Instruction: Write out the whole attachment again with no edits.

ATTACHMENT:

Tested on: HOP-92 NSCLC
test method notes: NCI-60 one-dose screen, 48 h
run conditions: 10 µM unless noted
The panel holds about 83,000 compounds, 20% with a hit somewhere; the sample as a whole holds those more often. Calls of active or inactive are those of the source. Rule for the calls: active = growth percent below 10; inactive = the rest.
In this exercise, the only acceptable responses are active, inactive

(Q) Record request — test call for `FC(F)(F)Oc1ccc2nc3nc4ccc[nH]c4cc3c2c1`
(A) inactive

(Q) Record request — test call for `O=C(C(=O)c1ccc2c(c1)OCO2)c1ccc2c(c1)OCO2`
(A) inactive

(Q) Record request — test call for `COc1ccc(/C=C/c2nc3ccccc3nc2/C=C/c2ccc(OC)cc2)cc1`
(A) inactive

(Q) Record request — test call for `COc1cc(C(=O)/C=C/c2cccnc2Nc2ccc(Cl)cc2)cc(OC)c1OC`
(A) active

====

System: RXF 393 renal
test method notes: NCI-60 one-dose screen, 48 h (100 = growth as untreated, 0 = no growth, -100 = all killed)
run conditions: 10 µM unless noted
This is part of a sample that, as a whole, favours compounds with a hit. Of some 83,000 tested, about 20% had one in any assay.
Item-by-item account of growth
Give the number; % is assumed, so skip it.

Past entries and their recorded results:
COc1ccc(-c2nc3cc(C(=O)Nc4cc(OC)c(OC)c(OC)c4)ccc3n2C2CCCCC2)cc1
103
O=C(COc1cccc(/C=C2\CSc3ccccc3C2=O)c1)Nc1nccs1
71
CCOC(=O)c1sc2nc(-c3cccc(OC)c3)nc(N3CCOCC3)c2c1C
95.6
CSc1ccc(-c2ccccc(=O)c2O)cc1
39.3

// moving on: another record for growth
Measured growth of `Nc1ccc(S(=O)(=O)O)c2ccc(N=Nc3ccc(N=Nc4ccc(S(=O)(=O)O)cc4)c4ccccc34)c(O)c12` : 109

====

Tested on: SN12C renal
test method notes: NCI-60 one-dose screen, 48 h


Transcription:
Tested on: HOP-92 NSCLC
test method notes: NCI-60 one-dose screen, 48 h
run conditions: 10 µM unless noted
The panel holds about 83,000 compounds, 20% with a hit somewhere; the sample as a whole holds those more often. Calls of active or inactive are those of the source. Rule for the calls: active = growth percent below 10; inactive = the rest.
In this exercise, the only acceptable responses are active, inactive

(Q) Record request — test call for `FC(F)(F)Oc1ccc2nc3nc4ccc[nH]c4cc3c2c1`
(A) inactive

(Q) Record request — test call for `O=C(C(=O)c1ccc2c(c1)OCO2)c1ccc2c(c1)OCO2`
(A) inactive

(Q) Record request — test call for `COc1ccc(/C=C/c2nc3ccccc3nc2/C=C/c2ccc(OC)cc2)cc1`
(A) inactive

(Q) Record request — test call for `COc1cc(C(=O)/C=C/c2cccnc2Nc2ccc(Cl)cc2)cc(OC)c1OC`
(A) active

====

System: RXF 393 renal
test method notes: NCI-60 one-dose screen, 48 h (100 = growth as untreated, 0 = no growth, -100 = all killed)
run conditions: 10 µM unless noted
This is part of a sample that, as a whole, favours compounds with a hit. Of some 83,000 tested, about 20% had one in any assay.
Item-by-item account of growth
Give the number; % is assumed, so skip it.

Past entries and their recorded results:
COc1ccc(-c2nc3cc(C(=O)Nc4cc(OC)c(OC)c(OC)c4)ccc3n2C2CCCCC2)cc1
103
O=C(COc1cccc(/C=C2\CSc3ccccc3C2=O)c1)Nc1nccs1
71
CCOC(=O)c1sc2nc(-c3cccc(OC)c3)nc(N3CCOCC3)c2c1C
95.6
CSc1ccc(-c2ccccc(=O)c2O)cc1
39.3

// moving on: another record for growth
Measured growth of `Nc1ccc(S(=O)(=O)O)c2ccc(N=Nc3ccc(N=Nc4ccc(S(=O)(=O)O)cc4)c4ccccc34)c(O)c12` : 109

====

Tested on: SN12C renal
test method notes: NCI-60 one-dose screen, 48 h